Why would an accredited investor go into a private equity fund, rather than a “one-off” deal to acquire a company, where yields are potentially highest? Because it is still a very tough job to invest directly in non-listed companies. It requires a lot of know-how in finding the opportunities, assessing them, negotiating (a shareholder’s agreement, for example), then monitoring the investments and steering them as the company evolves. Then, of course, selling companies requires a great deal of contacts and M&A expertise. This is why, even if there are opportunities for retail investors to go into private equity (for example via crowdfunding), I believe that accredited investors are better off investing with professional managers: not only there are mechanisms to lower the average impact of the fees, but the security associated with a professional management is paramount when handling high-risk, high-return investments.
Accredited investors can gain access to the performance statistics of fund managers, some of whom have very long track records (10, 20, and sometimes 30 years of experience). We have a lot of documentation about the persistence of individual managers’ returns in private equity, which means — unlike in most asset classes — PE managers’ past performance is a good predictor of future performance. This is a self-reinforcing mechanism which is unique to private equity, because this asset class demonstrates unique features. That is, fund managers’ success in other asset classes aren’t as “persistent.”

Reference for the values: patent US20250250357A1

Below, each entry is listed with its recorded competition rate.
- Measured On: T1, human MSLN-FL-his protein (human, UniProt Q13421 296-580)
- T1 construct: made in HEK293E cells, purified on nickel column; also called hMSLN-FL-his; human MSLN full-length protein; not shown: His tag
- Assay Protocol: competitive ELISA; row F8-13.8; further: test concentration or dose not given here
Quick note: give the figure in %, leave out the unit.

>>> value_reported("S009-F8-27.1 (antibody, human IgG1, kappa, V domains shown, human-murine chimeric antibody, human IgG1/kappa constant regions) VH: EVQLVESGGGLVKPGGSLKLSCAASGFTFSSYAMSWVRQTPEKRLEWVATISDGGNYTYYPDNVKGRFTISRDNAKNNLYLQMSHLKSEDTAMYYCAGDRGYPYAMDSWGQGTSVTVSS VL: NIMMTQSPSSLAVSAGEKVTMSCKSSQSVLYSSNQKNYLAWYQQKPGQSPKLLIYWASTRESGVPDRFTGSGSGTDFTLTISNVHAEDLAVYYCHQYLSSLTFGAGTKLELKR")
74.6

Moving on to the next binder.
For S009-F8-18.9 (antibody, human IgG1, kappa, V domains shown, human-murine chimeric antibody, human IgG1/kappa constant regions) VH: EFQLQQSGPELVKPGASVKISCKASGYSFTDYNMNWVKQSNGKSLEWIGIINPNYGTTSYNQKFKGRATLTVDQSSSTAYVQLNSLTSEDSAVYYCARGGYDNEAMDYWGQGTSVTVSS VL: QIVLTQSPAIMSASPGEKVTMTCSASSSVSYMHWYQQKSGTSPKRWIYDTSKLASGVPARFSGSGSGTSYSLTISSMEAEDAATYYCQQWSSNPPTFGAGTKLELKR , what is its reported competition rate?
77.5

A successful PE fund should provide risk-adjusted returns in the high teens. Fund managers typically draw a management fee of 2 percent of fund assets, plus they earn 20 percent of profits as carried interest. Most PE funds are closed-end funds with a 10-year lifespan. That means investors are locked into 10 years, with the returns flowing in the later years. A PE fund is a blind pool, i.e., investors have little or no control over fund managers’ investment decisions. PE is commonly around 7 to 10 percent of any institutional investment portfolio.
Other elements in the selection of a fund manager are the composition of the management team and their past performance, their strategy, their geographical location, and a set of additional qualitative and quantitative factors. Choosing a suitable fund manager actually depends a lot on who is the investor and what is his or her strategy.
We hear that investing in private equity is risky because of the lack of liquidity, at both the fund level and the portfolio company level. However, I would also emphasize one thing: financial assets are more or less liquid, not liquid or illiquid. It is an illusion to assume that listed assets are liquid. For one thing, 80 percent of them are barely traded; and for another thing, their liquidity can fall dramatically in a crisis context. In my business, we always assume that assets have a certain level of liquidity, not a yes/no choice when assessing their liquidity.
If we keep in mind that assets are more or less liquid, then we will agree also that prices and returns will vary with the liquidity. It is reasonable to expect that you would be rewarded for accepting less liquidity with a lower price and/or higher return.
As soon as we agree on that, the framework radically changes, and we could even state that private equity is less risky (because it’s less volatile, better monitored and controlled, and overall better managed) than listed assets. This is a radical statement, but I stand by it.
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Cyril Demaria specializes in private equity and combines practical and entrepreneurial experience, academic knowledge and lecturing experience. He is Head of Private Markets at Wellershoff & Partners, where he focuses on top-down buy-side research and advisory. Previously, he was Executive Director in charge of private markets research at the Chief Investment Office of UBS Wealth…